I was using one of the gigantic alumni scrapbooks the other day and as I flipped through the pages this 1942 clipping caught my eye:
My first reaction was that if I had ever known that the legendary University of Houston basketball coach had attended Rice I’d forgotten it. Next I wondered if it was really him. Surely there can’t have been two people named Guy Lewis from Arp, but then I recalled my confusion back in 2011 over what turned out to be two guys called Heavy Underwood from Honey Grove. So I went and checked.
Yes, it’s actually the real Guy Lewis. From the 1942 Campanile:
Lewis was an incredibly important figure in the history of basketball and the history of the University of Houston. He died only a few years ago and his New York Times obituary is here.
Bonus: I don’t know what this was all about.
Guy Lewis was the answer to the Jan. 6, 2010, Rice Update Trivia question (http://rubpa.rice.edu/blogs.aspx?blogmonth=1&blogyear=2010&blogid=269&page=2)
Q. Name the former Rice basketball player who won 592 games as a NCAA Division I head basketball coach.
A: Guy V Lewis played basketball at Rice for 2 years before World War II. After serving in the war, he attended UH where he graduated in 1947. As Cougars head basketball coach, he led them to 592 wins and 27 straight winning seasons.
(Jimmy Disch suggested this question.)
Hmmm, that’s what my husband and I have always heard, but the New York Times obituary says he attended Rice after his military service and then left to attend U of H…
Aha! I didn’t find Alan Shelby until 2011!
Bubble soccer looks insanely much more fun than real soccer.
Everybody know Guy Lewis played at Rice before UH. That’s part of Houston lore.
Not me! I was completely surprised.
In addition to the newspaper article and 1942 Campanile shown above, Guy Lewis is mentioned on page 4 of the Jan. 16, 1942, Thresher — “(Rice star Bill) Closs, (basketball coach) Buster Brannon indicated late Thursday afternoon, may yield his starting position to sophomore Guy Lewis if a troublesome charley-horse continues to hamper him Fridav.” — and also on the page 5 box score of the Rice vs. A&M game (https://scholarship.rice.edu/bitstream/handle/1911/65650/thr19420116.pdf?sequence=1)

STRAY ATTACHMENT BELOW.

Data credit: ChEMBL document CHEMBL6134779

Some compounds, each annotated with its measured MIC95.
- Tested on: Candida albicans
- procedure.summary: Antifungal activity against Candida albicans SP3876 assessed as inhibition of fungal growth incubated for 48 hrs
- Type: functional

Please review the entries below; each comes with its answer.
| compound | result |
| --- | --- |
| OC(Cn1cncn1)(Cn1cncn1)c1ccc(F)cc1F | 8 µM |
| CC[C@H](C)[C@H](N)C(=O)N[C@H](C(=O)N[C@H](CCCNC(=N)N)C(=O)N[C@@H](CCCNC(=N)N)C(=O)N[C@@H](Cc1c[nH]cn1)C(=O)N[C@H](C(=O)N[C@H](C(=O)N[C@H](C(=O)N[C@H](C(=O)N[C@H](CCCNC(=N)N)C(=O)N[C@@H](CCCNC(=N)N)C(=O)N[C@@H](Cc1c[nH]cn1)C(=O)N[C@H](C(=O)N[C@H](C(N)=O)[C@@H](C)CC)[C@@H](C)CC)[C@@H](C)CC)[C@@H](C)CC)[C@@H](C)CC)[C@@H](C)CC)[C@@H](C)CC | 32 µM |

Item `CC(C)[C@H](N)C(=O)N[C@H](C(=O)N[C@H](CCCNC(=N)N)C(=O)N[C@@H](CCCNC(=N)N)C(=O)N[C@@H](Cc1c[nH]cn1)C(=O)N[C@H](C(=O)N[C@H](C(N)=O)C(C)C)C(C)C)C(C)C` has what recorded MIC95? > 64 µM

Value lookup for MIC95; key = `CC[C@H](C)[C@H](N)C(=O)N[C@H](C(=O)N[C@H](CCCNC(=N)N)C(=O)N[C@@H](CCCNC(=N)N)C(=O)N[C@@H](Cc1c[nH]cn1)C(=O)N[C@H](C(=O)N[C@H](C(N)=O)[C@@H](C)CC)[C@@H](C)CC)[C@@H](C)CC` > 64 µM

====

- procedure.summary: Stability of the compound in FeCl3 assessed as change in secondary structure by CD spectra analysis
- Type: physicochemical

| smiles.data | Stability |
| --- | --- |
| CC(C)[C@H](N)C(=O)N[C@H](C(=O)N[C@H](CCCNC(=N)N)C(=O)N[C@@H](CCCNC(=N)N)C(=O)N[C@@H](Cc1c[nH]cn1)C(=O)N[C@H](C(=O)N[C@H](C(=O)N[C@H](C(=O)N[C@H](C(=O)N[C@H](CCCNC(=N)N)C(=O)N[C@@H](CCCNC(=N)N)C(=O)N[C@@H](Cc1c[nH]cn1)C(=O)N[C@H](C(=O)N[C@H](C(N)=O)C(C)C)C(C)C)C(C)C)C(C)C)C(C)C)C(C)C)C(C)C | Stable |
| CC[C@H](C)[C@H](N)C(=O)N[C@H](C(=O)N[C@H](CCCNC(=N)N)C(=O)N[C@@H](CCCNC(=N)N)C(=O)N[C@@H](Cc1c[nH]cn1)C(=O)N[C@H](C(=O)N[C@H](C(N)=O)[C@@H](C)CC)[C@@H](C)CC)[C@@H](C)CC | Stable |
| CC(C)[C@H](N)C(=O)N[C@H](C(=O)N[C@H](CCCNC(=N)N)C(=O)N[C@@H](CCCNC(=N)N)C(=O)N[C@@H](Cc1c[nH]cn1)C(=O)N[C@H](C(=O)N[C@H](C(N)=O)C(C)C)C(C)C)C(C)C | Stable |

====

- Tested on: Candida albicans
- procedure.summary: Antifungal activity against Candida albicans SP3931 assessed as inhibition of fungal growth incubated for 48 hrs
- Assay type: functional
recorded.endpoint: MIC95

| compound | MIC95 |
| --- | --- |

In the previous year (1941), Lewis is mentioned in the post-season outlook article on page 3 of the March 7, 1941, Thresher: “A quick glance at Brannon’s probable 1941-42 line-up has Closs, Kinney, Palmer, Gomez, and either Lambert or Walters in the first firing line, with plenty of support expected from other freshmen, including Lewis, McDonald, Blackburn, and Enloe.”
There were no box scores in the 1941 Threshers as there were in the 1942 issues. Interestingly, Lewis did not appear in any other box scores after that January 1942 A&M game.
Might he have been frustrated playing behind a future All-American (Closs) … or had academic issues (which affected many Rice students in those days) … or enlisted in early 1942 (his service record may be a findable public record)?
In any case, it’s certainly clear that Guy Lewis played at Rice during the 1941 & 1942 seasons … which would surely be before he served in World War II.
It’s time to do some Wikipedia editing. 🙂
It turns out that both the New York Times and Houston Chronicle have published articles about Guy Lewis in which they say he attended Rice before enlisting.
> NYTimes (March 31, 1983; http://www.nytimes.com/1983/03/31/sports/guy-lewis-faithful-to-houston-tradition.html ): “Lewis … began his college career at Rice Institute, where he played basketball and studied for two years before serving as a pilot in the Army Air Corps during World War II.”
> Houston Chronicle (Sept. 2013; https://www.houstonchronicle.com/sports/article/Lewis-path-to-greatness-began-in-small-town-East-4796122.php): “It wasn’t until his sophomore season (of high school) that he picked up basketball, ultimately landing a scholarship to Rice Institute.”
And his Army enlistment record is public (https://aad.archives.gov/aad/record-detail.jsp?dt=893&mtch=1&cat=WR26&tf=F&sc=24994,24995,24996,24998,24997,24993,24981,24983&bc=,sl,fd&txt_24995=Guy+Lewis&op_24995=0&nfo_24995=V,24,1900&cl_24996=85&op_24996=null&nfo_24996=V,2,1900&sort=24993%20desc&rpp=10&pg=1&rid=1571057) and indicates that he had attended college for two years before enlisting.
Bob Kinney and Bill Tom Closs were both All Americans